Forex trading outlook
- ZAR under extreme pressure ,and risk volatility remains high
- Greece playing havoc with markets, Asian/Aussie markets all down
The forex trading outlook of the rand was way weaker in afternoon trade on Monday as tension between Germany and Greece raised the possibility of a breakup of the euro zone. This has been my view for awhile now and I am sticking to it. The market is very jittery right now, so the flight is into safe havens such as the US dollar and Swiss Franc, who are the benefactors at present. The euro was bid at US$1.2830 from Friday’s close of $1.2900. The prospects for the US currency haven’t looked so good for quite some time with all the uneasiness in the EC. The euro, which has spent many months largely ignoring the EC debt crisis, is now on the slide as Greece edges closer to doing the inevitable – bringing back the drachma and I think other currencies as well, if the debt crisis isn’t solved throughout the EC. We must watch the Euro as I have been bleating on now for ages that the sovereign debt issue is nowhere near over. The weaker Euro is dragging the ZAR with it as is the AUD.
We have also seen that investors have reduced their positions up on perceived risk aversion and this is effecting all emerging markets. My view is we will be at these levels for a few days. Trading range for me 8.02-8.25.Exporters must take advantage of these rate and % sell their proceeds as the ZAR gets weaker. They should also put a stop 8.000 if the ZAR regains some of its losses. This will eventually transpire as what goes up must come down.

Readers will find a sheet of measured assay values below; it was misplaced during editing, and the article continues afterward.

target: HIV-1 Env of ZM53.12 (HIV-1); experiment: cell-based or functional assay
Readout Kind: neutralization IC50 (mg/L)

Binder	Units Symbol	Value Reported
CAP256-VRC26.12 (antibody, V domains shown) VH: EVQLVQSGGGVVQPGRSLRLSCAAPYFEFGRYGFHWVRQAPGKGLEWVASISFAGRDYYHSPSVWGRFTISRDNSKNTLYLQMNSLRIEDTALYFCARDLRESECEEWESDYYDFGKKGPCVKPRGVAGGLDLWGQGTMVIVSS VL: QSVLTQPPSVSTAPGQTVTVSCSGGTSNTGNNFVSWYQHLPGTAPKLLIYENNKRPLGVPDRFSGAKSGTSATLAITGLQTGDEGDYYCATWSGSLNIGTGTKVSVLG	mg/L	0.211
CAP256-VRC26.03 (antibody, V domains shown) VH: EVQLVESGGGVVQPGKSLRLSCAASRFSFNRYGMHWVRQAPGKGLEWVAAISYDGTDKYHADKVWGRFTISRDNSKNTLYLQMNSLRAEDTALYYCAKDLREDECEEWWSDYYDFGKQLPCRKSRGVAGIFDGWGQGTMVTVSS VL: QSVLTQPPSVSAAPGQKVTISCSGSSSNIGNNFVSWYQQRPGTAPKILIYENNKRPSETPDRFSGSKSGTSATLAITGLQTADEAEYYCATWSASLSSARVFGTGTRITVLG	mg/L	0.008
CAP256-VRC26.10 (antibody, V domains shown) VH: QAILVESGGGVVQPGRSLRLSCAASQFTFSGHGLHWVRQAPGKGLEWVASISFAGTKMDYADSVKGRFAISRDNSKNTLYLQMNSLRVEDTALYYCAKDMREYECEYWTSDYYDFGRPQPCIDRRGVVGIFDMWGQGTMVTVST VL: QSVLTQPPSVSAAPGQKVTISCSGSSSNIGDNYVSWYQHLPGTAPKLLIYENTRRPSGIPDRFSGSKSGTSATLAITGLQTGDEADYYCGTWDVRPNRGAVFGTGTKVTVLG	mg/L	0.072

Asian and Australian stocks have all opened down for the day. Euro on the other hand is still on the selling spot as the Greek political instability leaves the euro zone out in the open. Euro has tested 1.2815 before bouncing a bit higher at 1.2830. A new round of talks by Greek leaders is expected later in the day. The social uprising against austerity in Greece at such an early stage has raised significant implementation risks… and will serve to increase investor expectations again of a more disorderly default and eventual euro exit.Germany probably sidestepped a double-dip recession in the first quarter, as resurgent industrial production and record external trade helped drive away the economic clouds settling over the rest of the euro zone.
Economies across peripheral Europe have slumped into vicious recessions, Germany’s economy expanded by 3 percent last year and as much as 3.7 percent in 2010. German unemployment is at a two-decade low of 6.8 percent and falling, corporate profits remain close to record levels and confidence indicators point to ongoing growth.